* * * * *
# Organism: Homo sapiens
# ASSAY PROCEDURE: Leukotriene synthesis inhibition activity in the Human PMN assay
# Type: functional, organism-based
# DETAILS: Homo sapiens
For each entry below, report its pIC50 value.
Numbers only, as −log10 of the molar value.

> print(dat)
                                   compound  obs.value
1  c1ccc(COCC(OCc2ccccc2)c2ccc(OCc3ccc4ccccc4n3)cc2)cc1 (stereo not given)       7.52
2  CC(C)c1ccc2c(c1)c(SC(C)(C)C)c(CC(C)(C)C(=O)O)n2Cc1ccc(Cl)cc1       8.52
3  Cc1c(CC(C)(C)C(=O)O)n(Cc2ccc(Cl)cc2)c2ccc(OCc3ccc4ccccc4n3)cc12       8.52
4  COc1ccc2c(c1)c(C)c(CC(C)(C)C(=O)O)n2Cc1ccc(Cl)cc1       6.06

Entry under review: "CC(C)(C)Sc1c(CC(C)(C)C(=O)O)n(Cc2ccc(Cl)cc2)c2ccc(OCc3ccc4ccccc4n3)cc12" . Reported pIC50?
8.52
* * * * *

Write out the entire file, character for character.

# Organism: Homo sapiens
# ASSAY PROCEDURE: Leukotriene synthesis inhibition activity in the Human PMN assay
# Type: functional, organism-based
# DETAILS: Homo sapiens
For each entry below, report its pIC50 value.
Numbers only, as −log10 of the molar value.

> print(dat)
                                   compound  obs.value
1  c1ccc(COCC(OCc2ccccc2)c2ccc(OCc3ccc4ccccc4n3)cc2)cc1 (stereo not given)       7.52
2  CC(C)c1ccc2c(c1)c(SC(C)(C)C)c(CC(C)(C)C(=O)O)n2Cc1ccc(Cl)cc1       8.52
3  Cc1c(CC(C)(C)C(=O)O)n(Cc2ccc(Cl)cc2)c2ccc(OCc3ccc4ccccc4n3)cc12       8.52
4  COc1ccc2c(c1)c(C)c(CC(C)(C)C(=O)O)n2Cc1ccc(Cl)cc1       6.06

Entry under review: "CC(C)(C)Sc1c(CC(C)(C)C(=O)O)n(Cc2ccc(Cl)cc2)c2ccc(OCc3ccc4ccccc4n3)cc12" . Reported pIC50?
8.52